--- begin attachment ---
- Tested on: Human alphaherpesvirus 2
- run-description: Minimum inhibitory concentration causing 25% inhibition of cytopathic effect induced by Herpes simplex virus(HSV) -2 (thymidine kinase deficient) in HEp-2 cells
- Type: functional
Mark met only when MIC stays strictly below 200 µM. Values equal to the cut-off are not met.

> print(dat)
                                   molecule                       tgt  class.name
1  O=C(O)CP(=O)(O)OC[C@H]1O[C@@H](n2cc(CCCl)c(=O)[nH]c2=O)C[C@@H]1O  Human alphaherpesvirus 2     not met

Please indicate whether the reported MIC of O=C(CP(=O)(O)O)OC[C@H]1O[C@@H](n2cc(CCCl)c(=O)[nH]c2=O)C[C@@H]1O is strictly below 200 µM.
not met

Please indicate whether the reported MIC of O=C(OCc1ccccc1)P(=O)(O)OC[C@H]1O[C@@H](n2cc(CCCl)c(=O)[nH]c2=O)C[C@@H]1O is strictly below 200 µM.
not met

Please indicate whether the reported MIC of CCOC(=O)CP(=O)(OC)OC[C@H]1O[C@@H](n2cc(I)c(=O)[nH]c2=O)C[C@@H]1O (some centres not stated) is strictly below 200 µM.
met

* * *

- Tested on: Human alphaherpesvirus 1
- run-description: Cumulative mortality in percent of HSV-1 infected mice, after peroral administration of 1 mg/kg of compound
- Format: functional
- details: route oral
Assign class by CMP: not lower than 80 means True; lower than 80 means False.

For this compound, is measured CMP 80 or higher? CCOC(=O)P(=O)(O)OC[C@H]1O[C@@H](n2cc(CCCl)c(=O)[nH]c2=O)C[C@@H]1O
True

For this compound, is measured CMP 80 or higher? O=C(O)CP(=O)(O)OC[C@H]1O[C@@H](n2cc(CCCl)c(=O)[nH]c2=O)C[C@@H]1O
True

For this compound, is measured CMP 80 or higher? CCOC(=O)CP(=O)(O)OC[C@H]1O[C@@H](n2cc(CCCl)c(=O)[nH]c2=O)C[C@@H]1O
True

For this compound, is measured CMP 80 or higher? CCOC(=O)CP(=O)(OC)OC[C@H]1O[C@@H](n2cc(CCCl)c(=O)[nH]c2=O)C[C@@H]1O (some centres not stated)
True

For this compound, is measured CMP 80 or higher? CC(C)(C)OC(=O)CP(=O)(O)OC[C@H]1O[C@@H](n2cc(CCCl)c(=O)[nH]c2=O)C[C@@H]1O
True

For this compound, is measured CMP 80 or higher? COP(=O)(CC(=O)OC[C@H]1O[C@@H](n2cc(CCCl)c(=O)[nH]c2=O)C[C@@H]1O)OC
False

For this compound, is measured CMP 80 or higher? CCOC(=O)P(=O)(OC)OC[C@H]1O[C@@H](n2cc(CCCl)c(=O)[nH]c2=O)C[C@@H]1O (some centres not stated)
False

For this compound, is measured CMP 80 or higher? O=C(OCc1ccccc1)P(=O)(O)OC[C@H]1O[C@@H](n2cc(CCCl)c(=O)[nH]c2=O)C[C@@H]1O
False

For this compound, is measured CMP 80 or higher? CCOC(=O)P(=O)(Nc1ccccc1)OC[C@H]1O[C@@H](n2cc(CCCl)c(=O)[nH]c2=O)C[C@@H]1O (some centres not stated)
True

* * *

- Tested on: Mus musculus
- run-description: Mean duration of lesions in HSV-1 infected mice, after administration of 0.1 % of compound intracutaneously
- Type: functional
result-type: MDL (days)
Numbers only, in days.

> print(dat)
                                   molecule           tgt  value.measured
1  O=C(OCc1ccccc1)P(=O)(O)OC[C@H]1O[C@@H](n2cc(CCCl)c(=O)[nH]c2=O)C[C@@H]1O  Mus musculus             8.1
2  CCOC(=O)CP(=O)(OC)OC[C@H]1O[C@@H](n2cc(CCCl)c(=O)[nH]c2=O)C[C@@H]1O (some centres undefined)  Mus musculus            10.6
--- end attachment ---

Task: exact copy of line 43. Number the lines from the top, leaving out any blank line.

Numbers only, in days.